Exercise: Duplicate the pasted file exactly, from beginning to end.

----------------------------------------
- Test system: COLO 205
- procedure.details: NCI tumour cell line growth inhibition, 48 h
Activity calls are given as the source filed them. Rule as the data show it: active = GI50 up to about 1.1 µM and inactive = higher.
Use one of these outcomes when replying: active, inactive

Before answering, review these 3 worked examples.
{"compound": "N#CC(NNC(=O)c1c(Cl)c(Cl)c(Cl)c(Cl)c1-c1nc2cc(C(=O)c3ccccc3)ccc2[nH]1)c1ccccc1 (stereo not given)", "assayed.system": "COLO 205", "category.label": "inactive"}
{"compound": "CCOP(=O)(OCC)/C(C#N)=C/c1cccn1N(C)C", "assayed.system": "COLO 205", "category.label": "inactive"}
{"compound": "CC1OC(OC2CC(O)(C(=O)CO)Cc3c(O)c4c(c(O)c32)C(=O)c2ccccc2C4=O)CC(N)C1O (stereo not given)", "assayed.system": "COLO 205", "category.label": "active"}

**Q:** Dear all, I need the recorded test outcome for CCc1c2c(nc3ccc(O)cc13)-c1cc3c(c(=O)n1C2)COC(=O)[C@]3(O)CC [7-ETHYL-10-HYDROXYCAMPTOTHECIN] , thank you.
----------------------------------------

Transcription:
- Test system: COLO 205
- procedure.details: NCI tumour cell line growth inhibition, 48 h
Activity calls are given as the source filed them. Rule as the data show it: active = GI50 up to about 1.1 µM and inactive = higher.
Use one of these outcomes when replying: active, inactive

Before answering, review these 3 worked examples.
{"compound": "N#CC(NNC(=O)c1c(Cl)c(Cl)c(Cl)c(Cl)c1-c1nc2cc(C(=O)c3ccccc3)ccc2[nH]1)c1ccccc1 (stereo not given)", "assayed.system": "COLO 205", "category.label": "inactive"}
{"compound": "CCOP(=O)(OCC)/C(C#N)=C/c1cccn1N(C)C", "assayed.system": "COLO 205", "category.label": "inactive"}
{"compound": "CC1OC(OC2CC(O)(C(=O)CO)Cc3c(O)c4c(c(O)c32)C(=O)c2ccccc2C4=O)CC(N)C1O (stereo not given)", "assayed.system": "COLO 205", "category.label": "active"}

**Q:** Dear all, I need the recorded test outcome for CCc1c2c(nc3ccc(O)cc13)-c1cc3c(c(=O)n1C2)COC(=O)[C@]3(O)CC [7-ETHYL-10-HYDROXYCAMPTOTHECIN] , thank you.